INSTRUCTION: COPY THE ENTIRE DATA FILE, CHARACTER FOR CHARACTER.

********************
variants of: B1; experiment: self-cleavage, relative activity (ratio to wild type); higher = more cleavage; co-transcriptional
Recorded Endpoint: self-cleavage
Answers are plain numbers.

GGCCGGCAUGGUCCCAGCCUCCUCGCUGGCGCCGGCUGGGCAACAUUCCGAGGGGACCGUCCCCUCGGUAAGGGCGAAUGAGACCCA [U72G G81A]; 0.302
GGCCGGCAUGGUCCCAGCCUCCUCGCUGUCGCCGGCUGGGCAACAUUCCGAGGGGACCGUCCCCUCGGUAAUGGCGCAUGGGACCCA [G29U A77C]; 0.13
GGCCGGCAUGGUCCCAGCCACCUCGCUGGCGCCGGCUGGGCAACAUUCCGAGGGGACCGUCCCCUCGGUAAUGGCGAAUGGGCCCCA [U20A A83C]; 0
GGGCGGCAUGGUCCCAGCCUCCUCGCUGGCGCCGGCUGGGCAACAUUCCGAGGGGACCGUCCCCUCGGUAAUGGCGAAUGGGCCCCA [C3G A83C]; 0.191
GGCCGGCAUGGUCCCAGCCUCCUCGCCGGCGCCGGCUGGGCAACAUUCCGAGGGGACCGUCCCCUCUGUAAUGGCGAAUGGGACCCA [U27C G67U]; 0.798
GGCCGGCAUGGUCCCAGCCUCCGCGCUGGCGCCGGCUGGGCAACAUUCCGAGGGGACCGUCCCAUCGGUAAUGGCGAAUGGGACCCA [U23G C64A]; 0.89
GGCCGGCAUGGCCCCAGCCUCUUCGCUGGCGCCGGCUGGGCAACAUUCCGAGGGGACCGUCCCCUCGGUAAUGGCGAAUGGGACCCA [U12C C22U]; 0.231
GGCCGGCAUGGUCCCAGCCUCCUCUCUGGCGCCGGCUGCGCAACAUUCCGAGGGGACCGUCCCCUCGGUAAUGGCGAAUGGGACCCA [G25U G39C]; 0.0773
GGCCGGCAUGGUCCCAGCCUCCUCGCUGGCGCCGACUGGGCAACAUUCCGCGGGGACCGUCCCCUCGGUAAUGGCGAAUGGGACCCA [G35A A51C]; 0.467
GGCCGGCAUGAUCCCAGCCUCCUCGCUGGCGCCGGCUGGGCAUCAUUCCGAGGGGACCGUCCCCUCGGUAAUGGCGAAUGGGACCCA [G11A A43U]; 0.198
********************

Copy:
variants of: B1; experiment: self-cleavage, relative activity (ratio to wild type); higher = more cleavage; co-transcriptional
Recorded Endpoint: self-cleavage
Answers are plain numbers.

GGCCGGCAUGGUCCCAGCCUCCUCGCUGGCGCCGGCUGGGCAACAUUCCGAGGGGACCGUCCCCUCGGUAAGGGCGAAUGAGACCCA [U72G G81A]; 0.302
GGCCGGCAUGGUCCCAGCCUCCUCGCUGUCGCCGGCUGGGCAACAUUCCGAGGGGACCGUCCCCUCGGUAAUGGCGCAUGGGACCCA [G29U A77C]; 0.13
GGCCGGCAUGGUCCCAGCCACCUCGCUGGCGCCGGCUGGGCAACAUUCCGAGGGGACCGUCCCCUCGGUAAUGGCGAAUGGGCCCCA [U20A A83C]; 0
GGGCGGCAUGGUCCCAGCCUCCUCGCUGGCGCCGGCUGGGCAACAUUCCGAGGGGACCGUCCCCUCGGUAAUGGCGAAUGGGCCCCA [C3G A83C]; 0.191
GGCCGGCAUGGUCCCAGCCUCCUCGCCGGCGCCGGCUGGGCAACAUUCCGAGGGGACCGUCCCCUCUGUAAUGGCGAAUGGGACCCA [U27C G67U]; 0.798
GGCCGGCAUGGUCCCAGCCUCCGCGCUGGCGCCGGCUGGGCAACAUUCCGAGGGGACCGUCCCAUCGGUAAUGGCGAAUGGGACCCA [U23G C64A]; 0.89
GGCCGGCAUGGCCCCAGCCUCUUCGCUGGCGCCGGCUGGGCAACAUUCCGAGGGGACCGUCCCCUCGGUAAUGGCGAAUGGGACCCA [U12C C22U]; 0.231
GGCCGGCAUGGUCCCAGCCUCCUCUCUGGCGCCGGCUGCGCAACAUUCCGAGGGGACCGUCCCCUCGGUAAUGGCGAAUGGGACCCA [G25U G39C]; 0.0773
GGCCGGCAUGGUCCCAGCCUCCUCGCUGGCGCCGACUGGGCAACAUUCCGCGGGGACCGUCCCCUCGGUAAUGGCGAAUGGGACCCA [G35A A51C]; 0.467
GGCCGGCAUGAUCCCAGCCUCCUCGCUGGCGCCGGCUGGGCAUCAUUCCGAGGGGACCGUCCCCUCGGUAAUGGCGAAUGGGACCCA [G11A A43U]; 0.198